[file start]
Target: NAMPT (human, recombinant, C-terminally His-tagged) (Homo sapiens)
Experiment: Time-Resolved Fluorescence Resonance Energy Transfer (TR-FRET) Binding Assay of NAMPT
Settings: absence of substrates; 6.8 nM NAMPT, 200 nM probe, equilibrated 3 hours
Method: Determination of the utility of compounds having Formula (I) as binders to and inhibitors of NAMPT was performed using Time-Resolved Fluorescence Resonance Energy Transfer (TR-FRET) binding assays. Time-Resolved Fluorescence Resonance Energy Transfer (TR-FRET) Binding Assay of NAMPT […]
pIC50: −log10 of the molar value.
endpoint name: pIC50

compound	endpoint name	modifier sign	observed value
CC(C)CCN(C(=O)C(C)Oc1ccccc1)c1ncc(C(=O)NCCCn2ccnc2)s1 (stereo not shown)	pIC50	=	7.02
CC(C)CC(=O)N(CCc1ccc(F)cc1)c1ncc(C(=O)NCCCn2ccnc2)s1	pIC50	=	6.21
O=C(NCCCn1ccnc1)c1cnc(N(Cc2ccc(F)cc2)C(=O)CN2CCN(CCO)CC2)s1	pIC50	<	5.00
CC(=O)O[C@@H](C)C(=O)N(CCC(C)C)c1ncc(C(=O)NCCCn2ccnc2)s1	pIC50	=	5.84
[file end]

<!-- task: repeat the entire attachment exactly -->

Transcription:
Target: NAMPT (human, recombinant, C-terminally His-tagged) (Homo sapiens)
Experiment: Time-Resolved Fluorescence Resonance Energy Transfer (TR-FRET) Binding Assay of NAMPT
Settings: absence of substrates; 6.8 nM NAMPT, 200 nM probe, equilibrated 3 hours
Method: Determination of the utility of compounds having Formula (I) as binders to and inhibitors of NAMPT was performed using Time-Resolved Fluorescence Resonance Energy Transfer (TR-FRET) binding assays. Time-Resolved Fluorescence Resonance Energy Transfer (TR-FRET) Binding Assay of NAMPT […]
pIC50: −log10 of the molar value.
endpoint name: pIC50

compound	endpoint name	modifier sign	observed value
CC(C)CCN(C(=O)C(C)Oc1ccccc1)c1ncc(C(=O)NCCCn2ccnc2)s1 (stereo not shown)	pIC50	=	7.02
CC(C)CC(=O)N(CCc1ccc(F)cc1)c1ncc(C(=O)NCCCn2ccnc2)s1	pIC50	=	6.21
O=C(NCCCn1ccnc1)c1cnc(N(Cc2ccc(F)cc2)C(=O)CN2CCN(CCO)CC2)s1	pIC50	<	5.00
CC(=O)O[C@@H](C)C(=O)N(CCC(C)C)c1ncc(C(=O)NCCCn2ccnc2)s1	pIC50	=	5.84